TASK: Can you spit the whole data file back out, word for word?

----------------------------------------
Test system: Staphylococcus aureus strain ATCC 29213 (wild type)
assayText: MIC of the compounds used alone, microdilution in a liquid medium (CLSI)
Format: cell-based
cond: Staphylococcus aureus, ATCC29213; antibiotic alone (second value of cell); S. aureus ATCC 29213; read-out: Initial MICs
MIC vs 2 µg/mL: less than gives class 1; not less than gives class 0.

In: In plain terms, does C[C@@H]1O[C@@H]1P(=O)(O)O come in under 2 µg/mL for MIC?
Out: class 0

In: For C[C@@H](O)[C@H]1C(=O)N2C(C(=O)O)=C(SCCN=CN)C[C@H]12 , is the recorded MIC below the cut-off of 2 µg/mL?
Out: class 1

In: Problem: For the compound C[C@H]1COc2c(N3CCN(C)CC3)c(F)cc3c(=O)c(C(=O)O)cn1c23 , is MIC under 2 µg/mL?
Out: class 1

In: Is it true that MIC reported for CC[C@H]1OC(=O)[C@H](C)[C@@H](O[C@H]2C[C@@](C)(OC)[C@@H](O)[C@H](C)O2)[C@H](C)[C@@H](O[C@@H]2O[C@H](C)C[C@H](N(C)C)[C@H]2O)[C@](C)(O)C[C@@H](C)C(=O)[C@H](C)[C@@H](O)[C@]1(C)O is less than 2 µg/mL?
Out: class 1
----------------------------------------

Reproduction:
Test system: Staphylococcus aureus strain ATCC 29213 (wild type)
assayText: MIC of the compounds used alone, microdilution in a liquid medium (CLSI)
Format: cell-based
cond: Staphylococcus aureus, ATCC29213; antibiotic alone (second value of cell); S. aureus ATCC 29213; read-out: Initial MICs
MIC vs 2 µg/mL: less than gives class 1; not less than gives class 0.

In: In plain terms, does C[C@@H]1O[C@@H]1P(=O)(O)O come in under 2 µg/mL for MIC?
Out: class 0

In: For C[C@@H](O)[C@H]1C(=O)N2C(C(=O)O)=C(SCCN=CN)C[C@H]12 , is the recorded MIC below the cut-off of 2 µg/mL?
Out: class 1

In: Problem: For the compound C[C@H]1COc2c(N3CCN(C)CC3)c(F)cc3c(=O)c(C(=O)O)cn1c23 , is MIC under 2 µg/mL?
Out: class 1

In: Is it true that MIC reported for CC[C@H]1OC(=O)[C@H](C)[C@@H](O[C@H]2C[C@@](C)(OC)[C@@H](O)[C@H](C)O2)[C@H](C)[C@@H](O[C@@H]2O[C@H](C)C[C@H](N(C)C)[C@H]2O)[C@](C)(O)C[C@@H](C)C(=O)[C@H](C)[C@@H](O)[C@]1(C)O is less than 2 µg/mL?
Out: class 1